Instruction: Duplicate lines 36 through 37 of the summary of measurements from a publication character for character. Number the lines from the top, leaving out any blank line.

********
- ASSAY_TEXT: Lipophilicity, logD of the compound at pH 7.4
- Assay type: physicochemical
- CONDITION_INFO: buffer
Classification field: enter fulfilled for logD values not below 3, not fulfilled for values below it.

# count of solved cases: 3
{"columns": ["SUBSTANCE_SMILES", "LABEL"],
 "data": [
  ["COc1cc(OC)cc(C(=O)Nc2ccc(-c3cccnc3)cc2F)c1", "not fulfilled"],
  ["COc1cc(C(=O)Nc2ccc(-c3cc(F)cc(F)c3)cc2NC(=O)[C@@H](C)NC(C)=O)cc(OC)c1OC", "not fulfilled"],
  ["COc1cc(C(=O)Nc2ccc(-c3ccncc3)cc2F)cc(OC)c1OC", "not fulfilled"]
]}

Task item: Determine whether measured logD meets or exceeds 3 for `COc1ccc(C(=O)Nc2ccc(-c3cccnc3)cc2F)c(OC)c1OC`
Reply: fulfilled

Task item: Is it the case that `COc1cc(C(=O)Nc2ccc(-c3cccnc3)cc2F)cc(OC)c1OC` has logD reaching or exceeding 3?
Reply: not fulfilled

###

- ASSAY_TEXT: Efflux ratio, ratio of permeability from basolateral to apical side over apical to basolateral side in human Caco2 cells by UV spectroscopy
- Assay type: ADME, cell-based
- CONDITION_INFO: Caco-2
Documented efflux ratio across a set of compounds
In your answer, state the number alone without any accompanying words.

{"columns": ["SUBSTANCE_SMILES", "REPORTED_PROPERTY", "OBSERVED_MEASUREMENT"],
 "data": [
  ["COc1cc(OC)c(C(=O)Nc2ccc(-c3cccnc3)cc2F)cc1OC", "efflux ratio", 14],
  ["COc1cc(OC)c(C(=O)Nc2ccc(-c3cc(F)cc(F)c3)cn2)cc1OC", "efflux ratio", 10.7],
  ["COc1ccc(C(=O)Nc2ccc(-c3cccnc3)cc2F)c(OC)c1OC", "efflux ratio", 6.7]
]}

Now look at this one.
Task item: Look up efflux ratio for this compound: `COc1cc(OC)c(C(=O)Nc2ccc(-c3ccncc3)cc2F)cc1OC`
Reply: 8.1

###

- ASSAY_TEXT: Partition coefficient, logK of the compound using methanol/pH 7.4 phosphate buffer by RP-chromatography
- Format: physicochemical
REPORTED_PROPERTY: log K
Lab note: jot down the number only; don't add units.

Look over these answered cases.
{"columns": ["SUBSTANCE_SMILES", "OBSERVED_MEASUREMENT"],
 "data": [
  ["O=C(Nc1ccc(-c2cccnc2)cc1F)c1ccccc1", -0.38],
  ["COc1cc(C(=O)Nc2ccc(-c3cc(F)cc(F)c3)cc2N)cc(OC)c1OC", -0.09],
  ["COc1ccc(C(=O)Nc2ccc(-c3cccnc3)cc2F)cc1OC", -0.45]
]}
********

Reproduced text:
Look over these answered cases.
{"columns": ["SUBSTANCE_SMILES", "OBSERVED_MEASUREMENT"],